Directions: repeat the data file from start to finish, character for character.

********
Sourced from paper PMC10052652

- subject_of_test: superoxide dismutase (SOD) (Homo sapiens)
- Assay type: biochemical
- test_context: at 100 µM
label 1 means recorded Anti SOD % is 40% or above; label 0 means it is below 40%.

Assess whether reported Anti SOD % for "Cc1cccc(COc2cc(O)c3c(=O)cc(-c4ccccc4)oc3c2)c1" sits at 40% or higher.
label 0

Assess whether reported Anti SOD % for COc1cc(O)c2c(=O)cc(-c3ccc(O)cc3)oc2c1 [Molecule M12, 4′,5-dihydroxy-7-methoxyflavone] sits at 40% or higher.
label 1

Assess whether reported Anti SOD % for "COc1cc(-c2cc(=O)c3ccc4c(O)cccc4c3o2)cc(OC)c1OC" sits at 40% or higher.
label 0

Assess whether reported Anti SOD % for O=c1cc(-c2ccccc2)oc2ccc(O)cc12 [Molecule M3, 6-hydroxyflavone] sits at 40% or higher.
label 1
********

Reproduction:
Sourced from paper PMC10052652

- subject_of_test: superoxide dismutase (SOD) (Homo sapiens)
- Assay type: biochemical
- test_context: at 100 µM
label 1 means recorded Anti SOD % is 40% or above; label 0 means it is below 40%.

Assess whether reported Anti SOD % for "Cc1cccc(COc2cc(O)c3c(=O)cc(-c4ccccc4)oc3c2)c1" sits at 40% or higher.
label 0

Assess whether reported Anti SOD % for COc1cc(O)c2c(=O)cc(-c3ccc(O)cc3)oc2c1 [Molecule M12, 4′,5-dihydroxy-7-methoxyflavone] sits at 40% or higher.
label 1

Assess whether reported Anti SOD % for "COc1cc(-c2cc(=O)c3ccc4c(O)cccc4c3o2)cc(OC)c1OC" sits at 40% or higher.
label 0

Assess whether reported Anti SOD % for O=c1cc(-c2ccccc2)oc2ccc(O)cc12 [Molecule M3, 6-hydroxyflavone] sits at 40% or higher.
label 1